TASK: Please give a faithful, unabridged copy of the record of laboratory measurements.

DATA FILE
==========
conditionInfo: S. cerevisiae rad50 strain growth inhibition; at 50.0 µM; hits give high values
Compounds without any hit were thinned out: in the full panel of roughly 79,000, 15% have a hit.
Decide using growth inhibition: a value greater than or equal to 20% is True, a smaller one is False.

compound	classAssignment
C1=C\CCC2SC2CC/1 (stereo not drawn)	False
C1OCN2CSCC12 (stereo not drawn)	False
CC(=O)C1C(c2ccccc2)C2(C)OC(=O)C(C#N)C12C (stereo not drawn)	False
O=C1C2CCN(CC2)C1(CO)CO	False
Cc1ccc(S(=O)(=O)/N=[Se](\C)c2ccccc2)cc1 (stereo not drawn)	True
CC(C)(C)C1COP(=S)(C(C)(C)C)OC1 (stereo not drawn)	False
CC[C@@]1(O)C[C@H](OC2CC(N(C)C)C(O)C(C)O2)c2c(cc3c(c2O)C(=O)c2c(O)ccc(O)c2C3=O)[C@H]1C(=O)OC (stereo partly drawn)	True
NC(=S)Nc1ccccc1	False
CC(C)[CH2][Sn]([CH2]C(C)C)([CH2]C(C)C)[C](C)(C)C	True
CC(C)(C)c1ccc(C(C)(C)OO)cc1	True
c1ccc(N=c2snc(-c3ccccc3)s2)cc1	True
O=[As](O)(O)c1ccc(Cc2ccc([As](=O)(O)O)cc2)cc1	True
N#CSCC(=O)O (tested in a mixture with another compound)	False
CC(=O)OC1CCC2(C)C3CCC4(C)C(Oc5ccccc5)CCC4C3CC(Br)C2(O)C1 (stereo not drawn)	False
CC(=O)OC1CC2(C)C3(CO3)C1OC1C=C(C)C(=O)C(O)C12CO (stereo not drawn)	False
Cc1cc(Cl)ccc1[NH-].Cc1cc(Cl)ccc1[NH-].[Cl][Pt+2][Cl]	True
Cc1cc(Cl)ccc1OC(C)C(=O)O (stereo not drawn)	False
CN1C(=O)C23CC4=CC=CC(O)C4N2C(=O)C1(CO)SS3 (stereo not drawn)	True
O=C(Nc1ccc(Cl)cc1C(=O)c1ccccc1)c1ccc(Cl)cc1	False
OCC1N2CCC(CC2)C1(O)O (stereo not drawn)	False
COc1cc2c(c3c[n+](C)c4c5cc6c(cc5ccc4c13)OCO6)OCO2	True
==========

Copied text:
conditionInfo: S. cerevisiae rad50 strain growth inhibition; at 50.0 µM; hits give high values
Compounds without any hit were thinned out: in the full panel of roughly 79,000, 15% have a hit.
Decide using growth inhibition: a value greater than or equal to 20% is True, a smaller one is False.

compound	classAssignment
C1=C\CCC2SC2CC/1 (stereo not drawn)	False
C1OCN2CSCC12 (stereo not drawn)	False
CC(=O)C1C(c2ccccc2)C2(C)OC(=O)C(C#N)C12C (stereo not drawn)	False
O=C1C2CCN(CC2)C1(CO)CO	False
Cc1ccc(S(=O)(=O)/N=[Se](\C)c2ccccc2)cc1 (stereo not drawn)	True
CC(C)(C)C1COP(=S)(C(C)(C)C)OC1 (stereo not drawn)	False
CC[C@@]1(O)C[C@H](OC2CC(N(C)C)C(O)C(C)O2)c2c(cc3c(c2O)C(=O)c2c(O)ccc(O)c2C3=O)[C@H]1C(=O)OC (stereo partly drawn)	True
NC(=S)Nc1ccccc1	False
CC(C)[CH2][Sn]([CH2]C(C)C)([CH2]C(C)C)[C](C)(C)C	True
CC(C)(C)c1ccc(C(C)(C)OO)cc1	True
c1ccc(N=c2snc(-c3ccccc3)s2)cc1	True
O=[As](O)(O)c1ccc(Cc2ccc([As](=O)(O)O)cc2)cc1	True
N#CSCC(=O)O (tested in a mixture with another compound)	False
CC(=O)OC1CCC2(C)C3CCC4(C)C(Oc5ccccc5)CCC4C3CC(Br)C2(O)C1 (stereo not drawn)	False
CC(=O)OC1CC2(C)C3(CO3)C1OC1C=C(C)C(=O)C(O)C12CO (stereo not drawn)	False
Cc1cc(Cl)ccc1[NH-].Cc1cc(Cl)ccc1[NH-].[Cl][Pt+2][Cl]	True
Cc1cc(Cl)ccc1OC(C)C(=O)O (stereo not drawn)	False
CN1C(=O)C23CC4=CC=CC(O)C4N2C(=O)C1(CO)SS3 (stereo not drawn)	True
O=C(Nc1ccc(Cl)cc1C(=O)c1ccccc1)c1ccc(Cl)cc1	False
OCC1N2CCC(CC2)C1(O)O (stereo not drawn)	False
COc1cc2c(c3c[n+](C)c4c5cc6c(cc5ccc4c13)OCO6)OCO2	True